Pollution in the Chesapeake Bay

Pollution in the Chesapeake Bay


by Lydia Fowler

The Chesapeake Bay is one of many large bodies of water that is negatively impacted by human activity. Many people enjoy the fun the water can bring. They go boating, swimming, fishing, and some people just like being by the water enjoying the view. The bay surrounds populated cities and countrysides, both of which produce different types of runoff and trash that harm the ecosystem.

Microplastics are a big part of the trash problem. As plastic sits in the water it can break down into tiny little pieces as small as five millimeters long. Birds and other animals can mistake these pieces for food. Microbeads are even smaller and were found in many health and beauty products until they were banned in 2015.

Between the businesses along the water and the various activities that occur on or near the water, a lot of trash ends up either directly in the bay or into a smaller body of water that runs into the bay. Many of the common items found include food wrappers, plastic bags or straws, and cigarette butts. Baltimore Inner Harbor has a water wheel they call “Mr. Trash Wheel” that collected 165 tons of trash throughout 2016.



Because of the surrounding farmland and cities, there is a lot of chemical runoff going into the bay or contributing bodies of water. According to data found by the EPA in 2014, 80% of the bay’s tidal segments are either partially or fully harmed by toxins. Pesticides, metals, and other contaminants can be harmful to the growth and reproduction of fish and other wildlife. Polychlorinated biphenyls (PCBs) were banned in the U.S. in 1979, but are still causing major issues. PCBs can still be found in old machinery or equipment, paints, plastics, and other materials. They are still making their way into the environment through leaks and improper disposal. Rainwater that flows into feeding streams or rivers can pick up hazardous materials such as pet waste, automotive fluids, trash, and any chemicals that are improperly disposed of. The EPA says that urban and suburban stormwater leads to about 15% of all nitrogen in the bay. It’s also the only source that is still increasing and it’s one major reason the Chesapeake is on the EPA’s “dirty waters” list. Forests help soak up many of the nutrients that are released, but there is a shortage of forests and grassy areas due to urbanization. The more housing developments, factories, and shopping centers that are built, the more polluted runoff there will be.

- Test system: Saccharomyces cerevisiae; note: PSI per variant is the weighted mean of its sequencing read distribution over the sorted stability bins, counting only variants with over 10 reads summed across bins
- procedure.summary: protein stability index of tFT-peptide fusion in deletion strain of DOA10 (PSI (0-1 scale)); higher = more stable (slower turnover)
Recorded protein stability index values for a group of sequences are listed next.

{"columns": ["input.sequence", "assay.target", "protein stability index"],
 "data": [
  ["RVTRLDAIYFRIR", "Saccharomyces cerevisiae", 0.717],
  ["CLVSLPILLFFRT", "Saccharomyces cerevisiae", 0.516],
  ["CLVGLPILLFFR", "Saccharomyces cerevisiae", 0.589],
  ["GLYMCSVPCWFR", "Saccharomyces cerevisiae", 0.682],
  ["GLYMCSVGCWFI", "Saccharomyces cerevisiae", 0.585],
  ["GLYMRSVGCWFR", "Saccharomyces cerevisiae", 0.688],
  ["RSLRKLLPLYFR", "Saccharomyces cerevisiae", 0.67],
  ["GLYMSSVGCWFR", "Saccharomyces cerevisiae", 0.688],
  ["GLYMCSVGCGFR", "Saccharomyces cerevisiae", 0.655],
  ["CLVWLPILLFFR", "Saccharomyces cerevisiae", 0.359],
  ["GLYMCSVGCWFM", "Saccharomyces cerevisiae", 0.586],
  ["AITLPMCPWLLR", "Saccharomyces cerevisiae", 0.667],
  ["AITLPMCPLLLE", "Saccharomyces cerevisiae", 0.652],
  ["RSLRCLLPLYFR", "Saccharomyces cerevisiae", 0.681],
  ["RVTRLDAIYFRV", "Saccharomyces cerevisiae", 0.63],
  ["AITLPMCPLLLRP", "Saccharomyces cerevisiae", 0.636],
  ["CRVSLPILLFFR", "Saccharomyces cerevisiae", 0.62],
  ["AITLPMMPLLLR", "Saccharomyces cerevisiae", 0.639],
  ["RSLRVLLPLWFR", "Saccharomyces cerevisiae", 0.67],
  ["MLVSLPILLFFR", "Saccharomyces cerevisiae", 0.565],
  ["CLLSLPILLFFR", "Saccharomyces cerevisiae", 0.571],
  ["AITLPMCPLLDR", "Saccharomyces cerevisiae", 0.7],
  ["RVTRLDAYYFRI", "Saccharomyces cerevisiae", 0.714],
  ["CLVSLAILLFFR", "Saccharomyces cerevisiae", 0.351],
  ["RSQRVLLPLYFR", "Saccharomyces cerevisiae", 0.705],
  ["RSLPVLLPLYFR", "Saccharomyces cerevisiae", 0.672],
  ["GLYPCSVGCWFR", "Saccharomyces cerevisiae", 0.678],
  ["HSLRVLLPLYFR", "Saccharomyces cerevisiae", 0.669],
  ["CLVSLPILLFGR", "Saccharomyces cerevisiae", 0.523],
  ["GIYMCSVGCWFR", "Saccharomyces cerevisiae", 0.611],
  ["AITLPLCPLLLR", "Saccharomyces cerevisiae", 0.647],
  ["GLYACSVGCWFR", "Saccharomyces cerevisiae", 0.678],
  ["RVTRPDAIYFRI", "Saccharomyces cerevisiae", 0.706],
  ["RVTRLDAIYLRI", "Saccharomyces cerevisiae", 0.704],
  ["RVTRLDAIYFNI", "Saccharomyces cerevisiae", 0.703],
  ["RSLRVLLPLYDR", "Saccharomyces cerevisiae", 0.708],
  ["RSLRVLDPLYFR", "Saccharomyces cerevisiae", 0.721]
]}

Aquatic life in the bay can confuse larger pieces of trash such as plastic bags for food. The different oils and chemicals found in the water aren’t safe for fish to be breathing in and consuming. Small pieces of trash can easily make their way into a fish’s system and harm it. Sediments and bacteria cover the surface of the water and block the sunlight from reaching aquatic plants. The excess nutrients also cause algae blooms. Many fish rely on those plants for food to survive. Other species such as crabs and oysters need oxygen to survive, but it gets blocked by the large amount of algae. The decrease in fish can also impact the birds and other animals that eat fish.

Animals aren’t the only ones that can be negatively impacted by the dangerous pollutants in the Chesapeake. Many people who live around the bay rely on it for survival. The bay supplies drinking water and even with proper filtration, not all pollution can be filtered out. Many people also enjoy the values of aquatic life such as oysters and crabs. They are very common for the locals and many people live off of the money earned from catching and selling them.

There are many things residents can easily do at home to help. Most ways to aid the cleanup involve a change in lifestyle. This doesn’t mean life is going to get harder, it’s just a change that may take some getting used to. Less use of plastics such as straws or grocery bags would cut back on the amount of plastic in the bay. The bags tend to be the most popular and publicly known issue for sea turtles and it tends to catch more attention so try using cloth reusable bags. Many food businesses are already moving away from straws. Popular coffee chain Starbucks has been advertising their switch from straws to newly designed lids for their cold beverages. Plastic water bottles have also been taking over.


In 2017, 106,880 plastic water bottles were collected by the trash wheel in Baltimore, Maryland. Switch to using reusable water bottles instead of buying and throwing out new ones. Something to always remember that we learn early in life, reduce, reuse, and recycle!

It’s important to remember that the Chesapeake Bay isn’t the only place that has this issue. It even isn’t limited to water, pollution and litter is also an ongoing problem on land and in the air we breathe. No matter where you are there is always a way you can help, no matter how small the deed. If you don’t know where to start, search for local cleanup days that may be happening at a park or beach near you. Start going for hikes or light walks and bring a trash bag and see how quickly it will fill up, you could be surprised.